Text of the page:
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Tuesday, May 11, 2010

Milwaukee Chosen for Bruegger’s Next Generation Bakery

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On Friday, April 30, Bruegger’s CEO Jim Greco and executive chef Philip Smith attended a celebration at the company’s Whitefish Bay location on Silver Spring Drive to initiate a three-year, $10 million, system-wide renovation project. Bruegger’s chose Milwaukee to be one of the first markets in the country to receive the makeover, an updated look that will become a standard for its bakeries. For every bagel dozen sold at each of its Wisconsin bakeries from April 26–May 2, Bruegger’s donated $1 to Children’s Hospital of Wisconsin through the Children’s Miracle Network.

The “next generation bakery prototype,” as Bruegger’s calls it, features an inviting interior with cushy seating, warm lighting, free Wi-Fi and a large community table. A rustic brick and stone hearth in the bagel display area gives the bakery an Old World European feel, while the glass bakery “theater” offers visitors an opportunity to watch as the bagels are kettle-boiled and baked in the traditional style.

“We’ve learned over the years that people are fascinated by the bagel-making process,” Greco explains. “We’ve had bakeries where people couldn’t see the process and they didn’t like it. Our customers like to be able to see how the bagel is made and know that it’s fresh.”

One of the reasons Bruegger’s is such a success—and it is, with 295 locations in 26 states, D.C. and Toronto serving 87 million bagels and 2.5 million pounds of cream cheese last year—is that it offers authentic New York-style bagels. This distinction lies in whether the dough is boiled in water before being baked in an oven (many devout New York bagel lovers will say it’s the New York water that makes the difference, but chef Smith deems this factor a myth).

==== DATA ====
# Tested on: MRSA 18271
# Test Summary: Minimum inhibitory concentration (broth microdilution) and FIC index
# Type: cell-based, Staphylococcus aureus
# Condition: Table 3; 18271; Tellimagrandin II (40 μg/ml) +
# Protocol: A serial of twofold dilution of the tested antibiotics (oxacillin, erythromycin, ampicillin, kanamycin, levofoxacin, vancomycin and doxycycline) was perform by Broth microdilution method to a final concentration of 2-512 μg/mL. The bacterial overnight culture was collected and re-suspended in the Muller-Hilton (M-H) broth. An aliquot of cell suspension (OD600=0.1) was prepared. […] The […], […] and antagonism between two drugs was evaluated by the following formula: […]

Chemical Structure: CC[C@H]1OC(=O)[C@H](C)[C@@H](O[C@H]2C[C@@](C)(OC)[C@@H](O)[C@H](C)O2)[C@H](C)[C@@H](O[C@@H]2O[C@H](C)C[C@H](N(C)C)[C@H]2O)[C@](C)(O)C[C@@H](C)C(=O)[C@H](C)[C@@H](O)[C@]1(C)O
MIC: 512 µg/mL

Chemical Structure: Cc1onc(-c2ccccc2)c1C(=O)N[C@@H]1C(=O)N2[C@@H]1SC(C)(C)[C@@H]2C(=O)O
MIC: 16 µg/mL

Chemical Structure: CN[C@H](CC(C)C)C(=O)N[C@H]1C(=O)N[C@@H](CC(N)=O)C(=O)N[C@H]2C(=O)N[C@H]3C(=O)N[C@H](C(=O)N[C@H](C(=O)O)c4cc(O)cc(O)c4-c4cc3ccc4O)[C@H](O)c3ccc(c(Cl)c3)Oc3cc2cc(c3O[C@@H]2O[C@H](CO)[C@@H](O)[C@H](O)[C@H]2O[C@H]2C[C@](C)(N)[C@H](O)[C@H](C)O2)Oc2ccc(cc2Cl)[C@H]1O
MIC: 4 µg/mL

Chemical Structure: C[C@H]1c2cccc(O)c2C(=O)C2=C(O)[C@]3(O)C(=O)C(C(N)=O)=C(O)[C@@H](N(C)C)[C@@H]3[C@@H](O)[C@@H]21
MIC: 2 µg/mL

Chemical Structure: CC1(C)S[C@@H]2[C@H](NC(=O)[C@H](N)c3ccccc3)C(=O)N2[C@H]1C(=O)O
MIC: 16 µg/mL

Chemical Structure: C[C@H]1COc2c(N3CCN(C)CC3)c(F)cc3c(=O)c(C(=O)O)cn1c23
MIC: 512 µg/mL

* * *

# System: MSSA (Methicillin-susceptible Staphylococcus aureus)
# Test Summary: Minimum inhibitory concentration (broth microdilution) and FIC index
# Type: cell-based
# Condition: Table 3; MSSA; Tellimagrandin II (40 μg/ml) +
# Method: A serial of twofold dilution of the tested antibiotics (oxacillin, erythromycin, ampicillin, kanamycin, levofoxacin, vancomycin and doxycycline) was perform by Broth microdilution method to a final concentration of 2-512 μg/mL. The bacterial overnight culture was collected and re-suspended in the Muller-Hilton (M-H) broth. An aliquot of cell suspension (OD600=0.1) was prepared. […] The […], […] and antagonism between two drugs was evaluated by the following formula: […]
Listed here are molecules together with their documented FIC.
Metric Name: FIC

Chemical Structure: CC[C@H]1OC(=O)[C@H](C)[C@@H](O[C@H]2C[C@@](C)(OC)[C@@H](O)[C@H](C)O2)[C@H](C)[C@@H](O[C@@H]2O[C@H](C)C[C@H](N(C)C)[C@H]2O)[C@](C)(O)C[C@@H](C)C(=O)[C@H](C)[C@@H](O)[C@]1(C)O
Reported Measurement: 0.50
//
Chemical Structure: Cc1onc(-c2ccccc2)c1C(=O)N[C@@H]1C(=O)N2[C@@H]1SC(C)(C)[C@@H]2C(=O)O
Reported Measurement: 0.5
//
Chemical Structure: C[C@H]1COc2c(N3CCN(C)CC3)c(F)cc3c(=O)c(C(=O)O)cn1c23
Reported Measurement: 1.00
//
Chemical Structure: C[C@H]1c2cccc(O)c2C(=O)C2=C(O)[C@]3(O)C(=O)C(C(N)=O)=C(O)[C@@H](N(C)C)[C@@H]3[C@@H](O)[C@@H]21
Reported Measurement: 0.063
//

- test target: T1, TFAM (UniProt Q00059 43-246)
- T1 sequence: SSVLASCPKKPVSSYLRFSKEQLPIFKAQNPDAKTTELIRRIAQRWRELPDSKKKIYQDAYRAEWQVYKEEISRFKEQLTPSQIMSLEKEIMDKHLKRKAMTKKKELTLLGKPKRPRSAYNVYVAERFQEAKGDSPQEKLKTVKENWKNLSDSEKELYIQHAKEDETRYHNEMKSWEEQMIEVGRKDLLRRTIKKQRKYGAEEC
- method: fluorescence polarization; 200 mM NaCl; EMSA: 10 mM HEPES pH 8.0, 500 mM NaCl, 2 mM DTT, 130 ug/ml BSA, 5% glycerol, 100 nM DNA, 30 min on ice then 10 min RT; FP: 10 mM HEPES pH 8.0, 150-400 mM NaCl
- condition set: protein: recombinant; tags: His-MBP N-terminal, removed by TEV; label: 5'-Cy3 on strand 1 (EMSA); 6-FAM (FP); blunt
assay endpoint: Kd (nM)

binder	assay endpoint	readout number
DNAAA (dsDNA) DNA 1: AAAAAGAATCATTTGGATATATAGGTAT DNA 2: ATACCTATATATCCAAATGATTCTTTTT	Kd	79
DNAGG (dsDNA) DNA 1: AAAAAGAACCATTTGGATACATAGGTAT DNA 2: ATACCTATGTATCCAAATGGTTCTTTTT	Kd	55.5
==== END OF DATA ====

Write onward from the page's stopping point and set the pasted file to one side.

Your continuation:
During his “bagel cuisine” demonstration, Smith explained that Bruegger’s makes its dough with five basic building blocks: flour, salt, malt, yeast and water. After it’s made, the fresh dough is stored in a walk-in cooler aerated by a fan where two things happen: The yeast starts to develop a stronger flavor, and a tacky skin starts to develop on the outside of the dough. Because the dough behaves differently according to temperature and humidity, the experienced Breugger’s bakers rely on the dough’s texture, sort of like taking a person’s pulse, to determine whether it’s ready to move on to the next stage.

The bagels are then submerged in a 50-gallon kettle of boiling water where the yeast activity stops and the oxygen within the dough starts to expand, forcing the bagels to rise to the surface. The bagels are pulled from the water, placed on a burlap-covered surface and flavored with ingredients like sesame or poppy seeds. They are placed on rotating shelves in an oven the size of a Volkswagen Beetle and heated to 470 degrees. The end result: a firm, chewy bagel with a golden-brown eggshell crust.

Rather than go through the hands-on process of boiling the dough, many bagel purveyors employ ovens that inject the bagel with steam to puff up the crust, a method that results in “a roll with a hole,” Smith says.

While Bruegger’s is known mostly for its New York-style bagels, the fast casual restaurant chain offers a broad menu that includes a number of unique cream cheese flavors, Fair Trade-certified coffee, sandwiches, panini, salads, soups, breads and desserts.

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